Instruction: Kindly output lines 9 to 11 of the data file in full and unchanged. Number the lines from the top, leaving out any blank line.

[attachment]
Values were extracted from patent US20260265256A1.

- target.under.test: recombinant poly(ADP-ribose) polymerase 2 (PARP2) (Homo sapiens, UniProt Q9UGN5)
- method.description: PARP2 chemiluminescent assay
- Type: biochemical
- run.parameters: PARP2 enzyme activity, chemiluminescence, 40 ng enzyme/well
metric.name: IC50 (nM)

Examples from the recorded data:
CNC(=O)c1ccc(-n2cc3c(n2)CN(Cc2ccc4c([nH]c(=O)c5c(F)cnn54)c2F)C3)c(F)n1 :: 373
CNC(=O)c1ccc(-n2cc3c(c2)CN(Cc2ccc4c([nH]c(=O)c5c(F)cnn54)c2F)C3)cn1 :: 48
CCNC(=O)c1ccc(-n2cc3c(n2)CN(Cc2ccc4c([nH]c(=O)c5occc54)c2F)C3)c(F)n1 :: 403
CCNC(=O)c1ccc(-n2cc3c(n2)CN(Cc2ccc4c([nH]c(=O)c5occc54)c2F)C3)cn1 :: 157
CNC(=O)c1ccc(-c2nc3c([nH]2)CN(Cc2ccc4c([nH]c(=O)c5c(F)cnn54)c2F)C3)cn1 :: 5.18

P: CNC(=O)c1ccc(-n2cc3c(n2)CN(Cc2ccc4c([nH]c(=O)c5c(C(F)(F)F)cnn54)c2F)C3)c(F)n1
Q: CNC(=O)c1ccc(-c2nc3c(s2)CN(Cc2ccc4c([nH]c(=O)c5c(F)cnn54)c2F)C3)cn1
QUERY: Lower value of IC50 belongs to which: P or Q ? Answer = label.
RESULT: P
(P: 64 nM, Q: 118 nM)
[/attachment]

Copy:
CNC(=O)c1ccc(-n2cc3c(c2)CN(Cc2ccc4c([nH]c(=O)c5c(F)cnn54)c2F)C3)cn1 :: 48
CCNC(=O)c1ccc(-n2cc3c(n2)CN(Cc2ccc4c([nH]c(=O)c5occc54)c2F)C3)c(F)n1 :: 403
CCNC(=O)c1ccc(-n2cc3c(n2)CN(Cc2ccc4c([nH]c(=O)c5occc54)c2F)C3)cn1 :: 157